Vicky Thornley claimed gold on the final day of the European Rowing Championships as she triumphed in the women’s single sculls in Racice, Czech Republic.
Thornley – who won Olympic doubles sculls silver alongside Katherine Grainger in Rio last summer – took home GB’s only gold of the day, although there were a further three bronze medals.
In the women’s single sculls, the 29-year-old Brit held off a late burst from two-time Olympic champion Ekaterina Karsten, 44, of Belarus to cross the line in 7:34.230 minutes, while Germany’s Annekatrin Thiele took third.
Thornley won a World U23 title in Racice back in 2009 and can now add European champion to her list of accomplishments
GB’s first medal of the day came in the women’s quadruple sculls as Holly Nixon, Mathilda Hodgkins-Byrne, Jess Leyden and Beth Bryan moved up from fourth at the halfway stage to take bronze, and almost pinched silver from the Dutch boat – Germany taking gold.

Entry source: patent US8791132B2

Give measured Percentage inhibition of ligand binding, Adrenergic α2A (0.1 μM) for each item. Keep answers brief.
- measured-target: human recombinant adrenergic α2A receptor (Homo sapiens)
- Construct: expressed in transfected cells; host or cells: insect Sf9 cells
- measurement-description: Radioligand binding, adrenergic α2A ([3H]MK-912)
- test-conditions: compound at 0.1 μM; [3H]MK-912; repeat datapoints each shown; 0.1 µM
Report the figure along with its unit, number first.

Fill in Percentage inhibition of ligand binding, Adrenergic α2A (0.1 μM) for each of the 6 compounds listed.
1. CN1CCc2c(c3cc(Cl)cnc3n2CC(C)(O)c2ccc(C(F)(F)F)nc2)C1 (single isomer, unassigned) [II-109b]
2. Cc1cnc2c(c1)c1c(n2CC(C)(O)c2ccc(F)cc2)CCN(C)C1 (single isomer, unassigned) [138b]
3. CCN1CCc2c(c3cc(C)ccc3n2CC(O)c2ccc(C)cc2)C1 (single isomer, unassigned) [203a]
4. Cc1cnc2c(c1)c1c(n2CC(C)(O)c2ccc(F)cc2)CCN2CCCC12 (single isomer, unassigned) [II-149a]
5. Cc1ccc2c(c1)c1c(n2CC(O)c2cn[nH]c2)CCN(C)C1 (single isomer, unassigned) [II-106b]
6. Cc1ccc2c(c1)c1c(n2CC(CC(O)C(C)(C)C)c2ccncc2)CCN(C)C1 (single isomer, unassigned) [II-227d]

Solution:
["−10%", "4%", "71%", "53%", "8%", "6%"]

Emily Craig and Kat Copeland also moved from fourth at halfway to cross the line third, in the lightweight women’s double – won by Weronika Deresz & Martyna Mikolajczak of Poland – while Holly Norton and Karen Bennett claimed bronze in the women’s pair, behind Kristyna Fleissnerova & Lenka Antosova of Czech Republic and Danish duo Hedvig Rasmussen & Christina Johansen.
There was disappointment for Great Britain’s other boats, as the likes of the men’s four, featuring Olympic champions Will Satch and Moe Sbihi, finished fifth and the women’s eight faded in the second half of the race to come fourth.
But British Rowing’s performance director Sir David Tanner insists there are positives to build on for the squad.
“With 11 out of our 13 boats in A finals we can be pleased with the breadth of our squad – we’d hoped for a few more medals today, but the four we achieved were very well done,” said Tanner.
“The Europeans are a good early season – and early Olympiad – test, and we’ve a long way to go, with two more World Cups and a late September Worlds to blood our mainly new rowers and build on what we’ve achieved today.”